Dinner @ Firedoor (Sydney, Australia)

October 25, 2020 in Australian by thywhaleliciousfay

When I made my reservation to dine at Firedoor in December 2019, I was given the options between table and counter (not to be confused with bar counter) seats. And I opted for the latter. But what I didn’t realise was that depending on which end of the counter one was at, the seats could get pretty hot. Literally because one would be subjected to direct heat from the grill! But don’t get me wrong. I rather be on the ‘hot seat’ cause there’s where I could get my full view of chef-owner Lennox Hastie cooking away at the grill.

Both a-la carte and chef’s menu were offered on the menu. And I went with the chef’s menu. Mainly because I was dining solo and that was my best option of being able to try as many dishes as possible. And thus, I commenced my dinner (chef’s menu, AUD160) with:-

1) Radish, wattleseed, lonza (above) – Wrapped with pork cheek.

2) Oyster, desert lime, oyster leaf (above)


3) Kangaroo, macadamia, davidson plum (above) – The staff opened the lid of the claypot to reveal the kangaroo meat beneath. Embers, which were still burning, were placed beneath the leaves to smoke the meat. Was told by the staff that the meat was more on the raw side so that it could absorb the aroma of the smoked leaves. Was also told to slide the meat off the skewer and into the bread. Something like a sandwich. And the flat bread was really soft. As I tore the bread along the side, I realised it’s like a pita (pocket bread). Tried a piece of the kangaroo meat on its own and it was tenderly good. I really enjoyed this.

4) Burratina, peach, smoke tomato (above) – The smokiness in the tomato was distinct. Nice.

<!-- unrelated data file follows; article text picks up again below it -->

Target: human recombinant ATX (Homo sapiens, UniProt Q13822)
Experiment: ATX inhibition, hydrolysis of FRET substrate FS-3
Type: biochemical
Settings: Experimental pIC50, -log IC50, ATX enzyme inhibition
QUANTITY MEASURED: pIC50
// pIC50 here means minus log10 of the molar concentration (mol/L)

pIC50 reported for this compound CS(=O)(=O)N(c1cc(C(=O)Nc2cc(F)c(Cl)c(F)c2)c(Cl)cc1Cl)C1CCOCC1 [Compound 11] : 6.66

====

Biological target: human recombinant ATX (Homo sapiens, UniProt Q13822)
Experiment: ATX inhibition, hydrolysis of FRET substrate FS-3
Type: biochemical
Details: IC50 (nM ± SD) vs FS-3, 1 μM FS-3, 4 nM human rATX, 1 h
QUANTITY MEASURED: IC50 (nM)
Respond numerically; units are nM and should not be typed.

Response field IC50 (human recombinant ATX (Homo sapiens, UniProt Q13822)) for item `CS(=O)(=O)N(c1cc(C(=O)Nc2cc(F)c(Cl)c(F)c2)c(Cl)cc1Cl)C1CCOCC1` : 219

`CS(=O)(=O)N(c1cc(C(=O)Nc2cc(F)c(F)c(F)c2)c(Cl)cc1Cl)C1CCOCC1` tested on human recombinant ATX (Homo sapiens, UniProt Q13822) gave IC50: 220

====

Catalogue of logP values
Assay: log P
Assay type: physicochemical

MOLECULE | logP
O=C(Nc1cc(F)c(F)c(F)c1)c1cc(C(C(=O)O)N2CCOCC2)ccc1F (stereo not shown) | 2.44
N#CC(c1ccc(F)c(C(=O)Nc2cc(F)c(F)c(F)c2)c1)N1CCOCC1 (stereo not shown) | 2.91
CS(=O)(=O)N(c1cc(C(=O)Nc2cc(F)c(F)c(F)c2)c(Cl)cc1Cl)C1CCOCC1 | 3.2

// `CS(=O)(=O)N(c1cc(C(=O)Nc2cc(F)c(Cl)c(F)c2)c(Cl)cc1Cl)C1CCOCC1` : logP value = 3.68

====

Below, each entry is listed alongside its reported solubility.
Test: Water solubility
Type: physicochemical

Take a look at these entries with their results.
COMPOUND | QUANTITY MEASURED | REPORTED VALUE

5) Bonito, blood plum, celtuce (above) – I loved everything about this dish. The bonito was beautifully grilled; Its centre still slightly opaque. And the sweetness of the succulent flesh was enhanced by the slightly salty brown butter-tamari sauce and crispy fried capers.

6) Yellow squash, pyengana, lovage (above)


7) Bread, cultured butter, sprouted rye (above) – Served slightly charred, I preferred if the bread was served warm. Not sure why I had that expectation though. Maybe cause fire seemed easily accessible in Firedoor, and I was craving for warm bread? Shrug.

8) Murray cod, tatsoi, pil pil (above)

9) Pork chop, pepper, charred leek (above) – Beef was on the original menu as the main course. The staff offered to replaced it with fish when I mentioned my dietary restriction (of no beef). However, noting that there’s already a few fish dishes on the menu, I stated my preference for something else. And was thus given pork.

10) Geraldton wax, chamomile, fig leaf (above)


11) Woodfired rum baba, smoked creme diplomat (above)

12) Marshmallow (above) – With plum and dark chocolate.

Seated at the counter meant there was opportunity to talk to head chef Lennox. He asked if I was local or visiting. I replied, “travelling”. Not exactly true, but I still do feel like I’m a tourist despite having spent 5 months in Australia (at the point of dinner). And I noticed he talked more to the locals. I guess his initial question was his way of sassing out which customers are easier happier to converse with> Shrug. But I was happy to be left alone. I had drinks with colleagues prior to dinner, and was a bit… Haha.

Will I recommend Firedoor? I sure do! I enjoyed the dishes although I wished I had a bigger stomach cause I would have loved to try some of the a-la carte dishes like the pipis or (whole) quail. And it’s always intriguing and fascinating to visit a restaurant which did all their cooking by fire. Yes, including warm water served to customers.

And it’s nice that Firedoor has received increased publicity with its appearance on Netflix’s Chef’s Table BBQ. As taken from Firedoor’s website… Head chef Lennox takes viewers on a journey through his childhood, his career, and his fascination with fire. He showcases how he draws extraordinary flavors out of meat, fish and vegetables using only a wood fire, a grill and his unique skills honed in Spain at Etxebarri and then in Sydney at Firedoor. Introducing viewers to a number of amazing Australian producers and pushes the limits of traditional open flame cooking, breathing new life into the meaning of barbecue. The downside is that they are fully booked till May 2020. I kid not.

23-33 Mary Street, Surry Hills, Sydney, NSW, Australia
+61 2 8204 0800, Website
Overall: 7.5
Opening hours:-
Food/Beverage: 8
Thur – Fri : 12:00 – 15:00 (Lunch)
Ambience: 8
Tues – Sat : 17:30 – 22:30 (Dinner)
Value: 7
Service: 7
* Closed on Mon & Sun